Tax Court: Working From Home but Claiming Travel Deductionsby
For federal income tax purposes, your tax home isn’t necessarily “where you lay your hat.” As evidenced by a new case, Barrett, TC Memo 2017-195, 10/2/17, the tax rules define your “tax home” as the general area of your main workplace. This could have a major impact on travel deductions claimed while you’re away from home on business.
In some instances, you may do work at various locations, without have a regularly established place of business. The determination of your tax home is then based on several factors, including the time spent in each place, the work performed at each place and the income generated at each place. If you’re self-employed, your tax home is often your actual home, but the IRS may dispute this.
In the new case, the taxpayer resided in Las Vegas, where he also owned several rental properties. His primary source of income came from his job as a video producer for the American Israel Public Affairs Committee (AIPAC).
The taxpayer began working with AIPAC in 1995. He occasionally performed services for other firms, but didn’t receive any income for such services during the tax years at issue. Video production includes writing scripts and reviewing footage, much of which he did out of an office in his Las Vegas home. Interviews relating to the videos were conducted in various locations around the world.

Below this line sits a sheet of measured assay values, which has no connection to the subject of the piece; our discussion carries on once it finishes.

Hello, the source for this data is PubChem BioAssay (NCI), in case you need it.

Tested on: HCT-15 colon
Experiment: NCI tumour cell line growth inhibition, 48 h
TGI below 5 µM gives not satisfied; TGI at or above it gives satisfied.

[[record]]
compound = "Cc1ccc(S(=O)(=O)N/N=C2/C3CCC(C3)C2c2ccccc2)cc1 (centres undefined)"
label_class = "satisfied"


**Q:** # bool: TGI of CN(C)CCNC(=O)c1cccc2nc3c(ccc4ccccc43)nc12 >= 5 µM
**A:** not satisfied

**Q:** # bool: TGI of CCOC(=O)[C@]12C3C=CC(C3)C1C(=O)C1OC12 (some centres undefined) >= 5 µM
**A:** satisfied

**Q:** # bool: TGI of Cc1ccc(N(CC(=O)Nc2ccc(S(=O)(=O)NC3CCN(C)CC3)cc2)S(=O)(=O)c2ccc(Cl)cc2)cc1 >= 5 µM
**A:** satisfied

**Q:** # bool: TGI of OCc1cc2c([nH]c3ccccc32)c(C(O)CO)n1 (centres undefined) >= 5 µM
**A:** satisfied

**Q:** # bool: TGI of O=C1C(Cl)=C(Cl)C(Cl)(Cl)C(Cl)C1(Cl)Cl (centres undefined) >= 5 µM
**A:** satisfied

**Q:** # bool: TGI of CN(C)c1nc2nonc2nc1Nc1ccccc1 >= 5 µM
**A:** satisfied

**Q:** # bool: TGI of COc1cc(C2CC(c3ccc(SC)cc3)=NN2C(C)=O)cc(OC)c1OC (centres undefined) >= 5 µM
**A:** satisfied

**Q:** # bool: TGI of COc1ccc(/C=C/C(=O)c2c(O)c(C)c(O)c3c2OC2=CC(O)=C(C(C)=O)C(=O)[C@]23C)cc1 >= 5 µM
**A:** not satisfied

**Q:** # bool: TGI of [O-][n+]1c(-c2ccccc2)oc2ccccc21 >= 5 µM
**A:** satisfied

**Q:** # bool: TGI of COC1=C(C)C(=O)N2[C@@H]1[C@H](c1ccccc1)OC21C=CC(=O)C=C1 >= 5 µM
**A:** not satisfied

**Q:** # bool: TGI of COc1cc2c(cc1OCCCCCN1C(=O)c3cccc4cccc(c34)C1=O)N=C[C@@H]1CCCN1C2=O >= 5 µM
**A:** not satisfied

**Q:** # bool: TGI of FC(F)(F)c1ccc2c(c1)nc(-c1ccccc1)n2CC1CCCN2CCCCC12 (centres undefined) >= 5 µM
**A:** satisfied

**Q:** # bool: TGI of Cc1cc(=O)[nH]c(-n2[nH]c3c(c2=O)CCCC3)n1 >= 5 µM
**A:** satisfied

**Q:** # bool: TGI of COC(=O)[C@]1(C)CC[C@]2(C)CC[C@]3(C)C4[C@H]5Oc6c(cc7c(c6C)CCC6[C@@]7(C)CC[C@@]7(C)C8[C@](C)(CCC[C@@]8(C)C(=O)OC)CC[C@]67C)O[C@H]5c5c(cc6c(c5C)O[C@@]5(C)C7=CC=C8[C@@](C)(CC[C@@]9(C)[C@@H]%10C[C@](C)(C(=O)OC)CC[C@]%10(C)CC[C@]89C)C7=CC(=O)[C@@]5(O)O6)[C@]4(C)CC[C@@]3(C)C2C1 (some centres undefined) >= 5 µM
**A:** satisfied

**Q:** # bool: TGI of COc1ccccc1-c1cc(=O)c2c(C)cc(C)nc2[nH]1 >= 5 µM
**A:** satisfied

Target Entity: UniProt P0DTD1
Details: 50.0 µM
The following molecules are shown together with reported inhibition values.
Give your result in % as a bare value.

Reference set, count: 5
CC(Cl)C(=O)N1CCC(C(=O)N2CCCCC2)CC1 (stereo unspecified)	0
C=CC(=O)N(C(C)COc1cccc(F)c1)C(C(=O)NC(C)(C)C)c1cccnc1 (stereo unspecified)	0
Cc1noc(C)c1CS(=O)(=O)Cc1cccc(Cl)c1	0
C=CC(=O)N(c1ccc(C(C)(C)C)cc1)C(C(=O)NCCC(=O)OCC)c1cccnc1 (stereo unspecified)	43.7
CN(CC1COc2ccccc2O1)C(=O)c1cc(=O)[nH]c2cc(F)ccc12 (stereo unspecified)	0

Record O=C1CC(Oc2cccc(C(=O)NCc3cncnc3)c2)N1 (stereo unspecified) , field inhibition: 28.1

Before 2007, the taxpayer produced videos for AIPAC using studio facilities in Las Vegas, but then AIPAC built a new building in Washington D.C. From that point on, the taxpayer was required to travel to D.C. to use the editing facilities and other resources at the building. He continued to write scripts and perform pre-production services in his Las Vegas home.
The average duration of the taxpayer’s stays in D.C. was two weeks. Initially he stayed at hotels, but from 2007 through June 2013 he rented a condominium apartment because it was more cost-efficient. AIPAC reimbursed the taxpayer for some meals and expenses when he was in D.C.
The taxpayer reported income from AIPAC of $132,810 for 2011; $121,328 for 2012; $75,695 for 2013; and $63,182 for 2014. On Schedules C filed for 2011, 2012, and 2013, he claimed deductions for travel, meals, and entertainment expenses of $55,383; $49,882; and $26,363; respectively. On an untimely return submitted for 2014, he reported travel, meals, and entertainment expenses of $24,502.
The IRS challenged the deductible amounts claimed for travel to D.C., but the Tax Court ruled in favor of the taxpayer. It said that his tax home was in Las Vegas.
The Court emphasized that the taxpayer performed substantial services for AIPAC in Las Vegas, traveled to D.C. only to complete the production process, was required to be in D.C. only a few weeks at a time and had other income-producing activities in the Las Vegas area.
It rejected the IRS’s argument that D.C. was the tax home because his long-time work for AIPAC was “permanent” and produced the bulk of his total income for the years in issue. In doing so, the Court ruled that the work in D.C. was temporary, since it was sporadic and lasted for short periods totaling less than half a year.
This may be a critical tax issue for clients who travel extensively and regularly work out of different business locations. Make sure they are on firm ground for claiming travel deductions.
Ken Berry, Esq., is a nationally known writer and editor specializing in tax, financial, and legal matters. During his long career, he has served as managing editor of a publisher of content-based marketing tools and vice president of an online continuing education company. As a freelance writer, Ken has authored thousands of articles for a...